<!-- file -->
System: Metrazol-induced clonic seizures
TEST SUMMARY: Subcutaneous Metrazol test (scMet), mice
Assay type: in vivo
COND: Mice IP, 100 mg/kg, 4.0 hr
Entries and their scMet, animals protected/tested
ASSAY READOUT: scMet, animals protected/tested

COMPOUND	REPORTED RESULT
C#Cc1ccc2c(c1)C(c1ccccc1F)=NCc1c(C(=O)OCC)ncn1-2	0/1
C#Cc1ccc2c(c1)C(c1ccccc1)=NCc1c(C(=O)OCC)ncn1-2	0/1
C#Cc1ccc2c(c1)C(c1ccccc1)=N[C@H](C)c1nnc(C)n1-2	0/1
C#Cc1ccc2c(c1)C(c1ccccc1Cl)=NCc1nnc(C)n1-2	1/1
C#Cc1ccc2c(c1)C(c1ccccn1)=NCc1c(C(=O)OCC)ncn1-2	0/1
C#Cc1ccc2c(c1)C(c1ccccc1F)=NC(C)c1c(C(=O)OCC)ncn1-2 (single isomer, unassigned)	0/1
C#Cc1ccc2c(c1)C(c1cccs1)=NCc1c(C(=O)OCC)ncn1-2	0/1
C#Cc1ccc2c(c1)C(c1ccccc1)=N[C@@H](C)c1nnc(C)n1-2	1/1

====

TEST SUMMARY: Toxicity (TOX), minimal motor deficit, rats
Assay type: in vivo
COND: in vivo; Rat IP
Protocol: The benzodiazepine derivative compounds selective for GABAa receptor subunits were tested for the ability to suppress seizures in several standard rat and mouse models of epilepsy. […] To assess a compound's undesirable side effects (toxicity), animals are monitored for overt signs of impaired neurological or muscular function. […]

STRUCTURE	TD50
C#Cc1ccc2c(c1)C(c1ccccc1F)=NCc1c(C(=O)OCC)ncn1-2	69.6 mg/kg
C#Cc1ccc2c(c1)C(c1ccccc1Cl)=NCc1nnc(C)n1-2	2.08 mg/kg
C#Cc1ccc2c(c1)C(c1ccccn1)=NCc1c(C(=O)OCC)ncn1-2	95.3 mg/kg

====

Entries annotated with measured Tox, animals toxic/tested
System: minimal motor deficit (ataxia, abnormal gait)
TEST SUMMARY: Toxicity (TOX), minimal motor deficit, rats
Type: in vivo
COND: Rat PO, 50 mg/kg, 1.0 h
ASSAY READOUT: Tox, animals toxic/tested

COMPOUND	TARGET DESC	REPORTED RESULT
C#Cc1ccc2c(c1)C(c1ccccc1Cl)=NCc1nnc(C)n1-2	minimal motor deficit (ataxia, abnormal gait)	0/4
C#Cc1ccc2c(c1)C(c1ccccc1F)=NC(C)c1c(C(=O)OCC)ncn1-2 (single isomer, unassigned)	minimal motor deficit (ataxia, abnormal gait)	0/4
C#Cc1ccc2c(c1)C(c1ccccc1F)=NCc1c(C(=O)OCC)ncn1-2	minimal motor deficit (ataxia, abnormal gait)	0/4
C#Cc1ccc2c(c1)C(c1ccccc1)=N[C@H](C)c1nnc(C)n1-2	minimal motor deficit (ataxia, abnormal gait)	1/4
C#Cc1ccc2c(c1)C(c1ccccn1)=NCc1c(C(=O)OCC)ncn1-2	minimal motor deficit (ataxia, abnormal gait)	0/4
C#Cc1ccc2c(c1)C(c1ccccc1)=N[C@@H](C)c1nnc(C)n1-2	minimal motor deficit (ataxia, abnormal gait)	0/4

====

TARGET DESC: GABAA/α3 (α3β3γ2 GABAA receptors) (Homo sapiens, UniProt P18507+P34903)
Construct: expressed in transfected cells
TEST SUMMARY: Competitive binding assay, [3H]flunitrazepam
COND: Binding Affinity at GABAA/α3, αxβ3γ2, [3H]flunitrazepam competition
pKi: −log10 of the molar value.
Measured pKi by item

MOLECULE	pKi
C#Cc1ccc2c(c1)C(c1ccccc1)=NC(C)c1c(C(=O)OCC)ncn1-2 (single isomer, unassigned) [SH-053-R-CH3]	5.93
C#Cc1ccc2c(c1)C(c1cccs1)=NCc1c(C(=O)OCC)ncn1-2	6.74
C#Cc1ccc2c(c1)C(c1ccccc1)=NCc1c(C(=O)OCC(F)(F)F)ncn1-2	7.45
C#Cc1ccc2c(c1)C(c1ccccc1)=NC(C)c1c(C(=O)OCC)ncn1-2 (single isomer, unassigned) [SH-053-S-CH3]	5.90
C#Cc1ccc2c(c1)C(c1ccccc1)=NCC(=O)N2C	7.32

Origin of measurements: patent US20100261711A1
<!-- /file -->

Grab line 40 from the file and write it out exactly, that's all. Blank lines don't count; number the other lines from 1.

TARGET DESC: GABAA/α3 (α3β3γ2 GABAA receptors) (Homo sapiens, UniProt P18507+P34903)